UN agencies begin handing out relief in wake of deadly quake in DR Congo
At least 34 people are confirmed to have been killed and 300 others injured as a result of the quake, measuring 6.1 on the Richter scale, which struck the province of South Kivu about 7:35 yesterday morning, according to the UN Office for the Coordination of Humanitarian Affairs (OCHA).
The epicentre of the temblor was about 20 kilometres north of the provincial capital Bukavu, and close to the border with Rwanda, where damage has also been reported. Parts of neighbouring Burundi were also affected, while the region has been shaken by a series of aftershocks.
Nearly 100 buildings have collapsed in Bukavu alone, and more than 800 rendered uninhabitable, while the local dam and hospital have also been damaged. Schools, churches and a hospital were also damaged in the towns of Kabare and Katana, which are both closer to the quake’s epicentre.
In Bukavu, the World Health Organization (WHO) and its local aid partners have started handing out emergency health and surgical kits and extra health personnel to help two local hospitals treat the wounded.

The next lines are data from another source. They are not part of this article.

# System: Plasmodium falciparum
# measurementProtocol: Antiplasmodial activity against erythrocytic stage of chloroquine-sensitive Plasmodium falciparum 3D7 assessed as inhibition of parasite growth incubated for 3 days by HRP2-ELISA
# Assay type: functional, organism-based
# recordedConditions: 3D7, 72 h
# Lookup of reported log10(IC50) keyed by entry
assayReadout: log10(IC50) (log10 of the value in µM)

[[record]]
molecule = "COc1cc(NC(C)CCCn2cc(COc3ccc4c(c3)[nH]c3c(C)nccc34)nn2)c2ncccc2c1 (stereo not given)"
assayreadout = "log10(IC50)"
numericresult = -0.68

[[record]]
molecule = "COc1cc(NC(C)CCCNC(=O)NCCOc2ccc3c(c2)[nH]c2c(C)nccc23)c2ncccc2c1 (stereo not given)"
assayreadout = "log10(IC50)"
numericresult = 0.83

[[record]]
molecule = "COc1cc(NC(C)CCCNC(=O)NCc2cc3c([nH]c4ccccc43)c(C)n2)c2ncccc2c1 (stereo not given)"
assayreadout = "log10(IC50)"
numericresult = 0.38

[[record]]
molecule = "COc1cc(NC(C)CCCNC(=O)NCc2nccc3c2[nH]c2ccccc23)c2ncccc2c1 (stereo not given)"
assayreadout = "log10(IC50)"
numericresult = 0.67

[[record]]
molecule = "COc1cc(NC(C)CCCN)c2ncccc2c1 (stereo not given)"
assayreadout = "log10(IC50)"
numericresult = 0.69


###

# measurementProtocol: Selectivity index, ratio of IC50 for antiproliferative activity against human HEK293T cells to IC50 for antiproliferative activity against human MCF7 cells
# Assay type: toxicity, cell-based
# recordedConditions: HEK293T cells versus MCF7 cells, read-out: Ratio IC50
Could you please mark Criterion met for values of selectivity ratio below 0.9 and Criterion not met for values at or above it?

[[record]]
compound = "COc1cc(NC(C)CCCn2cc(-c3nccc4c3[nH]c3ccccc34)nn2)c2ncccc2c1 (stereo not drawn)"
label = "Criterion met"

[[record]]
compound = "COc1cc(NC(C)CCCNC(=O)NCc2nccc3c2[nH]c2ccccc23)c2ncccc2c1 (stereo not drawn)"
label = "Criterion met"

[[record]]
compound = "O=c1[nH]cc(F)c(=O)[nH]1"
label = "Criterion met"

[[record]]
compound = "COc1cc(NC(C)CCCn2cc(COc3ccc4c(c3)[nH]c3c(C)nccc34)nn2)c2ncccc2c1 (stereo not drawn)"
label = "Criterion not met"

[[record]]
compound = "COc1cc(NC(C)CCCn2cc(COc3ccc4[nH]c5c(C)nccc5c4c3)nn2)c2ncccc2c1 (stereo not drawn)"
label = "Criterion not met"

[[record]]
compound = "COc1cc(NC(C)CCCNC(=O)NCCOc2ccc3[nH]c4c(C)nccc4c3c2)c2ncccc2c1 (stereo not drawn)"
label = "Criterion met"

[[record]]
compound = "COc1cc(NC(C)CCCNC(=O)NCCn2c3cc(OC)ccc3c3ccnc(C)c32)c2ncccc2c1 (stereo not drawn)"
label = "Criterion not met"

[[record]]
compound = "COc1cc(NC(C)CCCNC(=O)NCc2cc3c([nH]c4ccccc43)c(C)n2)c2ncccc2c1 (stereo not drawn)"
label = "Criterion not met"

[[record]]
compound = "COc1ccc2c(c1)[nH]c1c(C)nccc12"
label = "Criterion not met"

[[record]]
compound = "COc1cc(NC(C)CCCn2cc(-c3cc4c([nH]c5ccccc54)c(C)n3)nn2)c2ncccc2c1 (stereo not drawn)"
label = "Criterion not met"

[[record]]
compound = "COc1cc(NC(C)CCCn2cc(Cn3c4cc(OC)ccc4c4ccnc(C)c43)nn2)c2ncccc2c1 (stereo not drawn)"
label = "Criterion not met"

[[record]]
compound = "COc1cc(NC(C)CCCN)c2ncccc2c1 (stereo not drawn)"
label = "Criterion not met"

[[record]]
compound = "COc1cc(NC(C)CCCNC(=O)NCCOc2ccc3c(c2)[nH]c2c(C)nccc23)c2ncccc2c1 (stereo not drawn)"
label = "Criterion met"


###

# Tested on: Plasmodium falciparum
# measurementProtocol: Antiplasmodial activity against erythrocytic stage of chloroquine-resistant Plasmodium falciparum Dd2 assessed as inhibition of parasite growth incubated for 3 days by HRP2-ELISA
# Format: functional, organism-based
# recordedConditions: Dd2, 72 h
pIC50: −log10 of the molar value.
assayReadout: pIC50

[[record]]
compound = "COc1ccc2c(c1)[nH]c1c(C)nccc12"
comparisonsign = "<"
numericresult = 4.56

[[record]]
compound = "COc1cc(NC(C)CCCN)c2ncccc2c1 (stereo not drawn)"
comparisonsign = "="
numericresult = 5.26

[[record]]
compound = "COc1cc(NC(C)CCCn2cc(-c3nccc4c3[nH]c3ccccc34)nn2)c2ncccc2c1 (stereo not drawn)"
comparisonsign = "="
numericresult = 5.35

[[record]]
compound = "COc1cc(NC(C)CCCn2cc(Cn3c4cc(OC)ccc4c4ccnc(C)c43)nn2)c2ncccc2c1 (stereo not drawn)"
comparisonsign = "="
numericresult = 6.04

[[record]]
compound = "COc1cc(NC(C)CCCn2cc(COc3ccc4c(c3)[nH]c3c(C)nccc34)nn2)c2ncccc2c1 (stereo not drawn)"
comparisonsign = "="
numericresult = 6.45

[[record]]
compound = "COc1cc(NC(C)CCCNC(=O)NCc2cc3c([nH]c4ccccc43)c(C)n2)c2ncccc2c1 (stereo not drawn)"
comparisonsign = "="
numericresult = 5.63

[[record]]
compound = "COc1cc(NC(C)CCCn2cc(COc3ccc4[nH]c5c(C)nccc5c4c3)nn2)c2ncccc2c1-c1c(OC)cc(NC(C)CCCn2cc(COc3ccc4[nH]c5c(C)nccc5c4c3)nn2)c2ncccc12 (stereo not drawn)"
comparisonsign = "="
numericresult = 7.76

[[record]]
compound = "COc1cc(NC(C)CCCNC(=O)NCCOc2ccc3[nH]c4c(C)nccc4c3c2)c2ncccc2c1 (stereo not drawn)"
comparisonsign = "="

The UN Children’s Fund (UNICEF) estimates that more than 500 tents are urgently needed to provide shelter for Congolese who have lost their home, as well as supplies of drinking water. More food, tents and plastic sheeting are expected to be delivered tomorrow.
Non-governmental organizations (NGOs) are also working with UN agencies to assess the situation and determine how best to bring relief to locals, who are already suffering from months of fighting in the region between Government forces and armed rebels.
Across the border in Rwanda, the UN Resident Coordinator met other UN officials and dispatched an assessment team to the town of Rusizi, close to the border with the DRC. Psycho-social support to the victims of the quake is seen as a priority issue.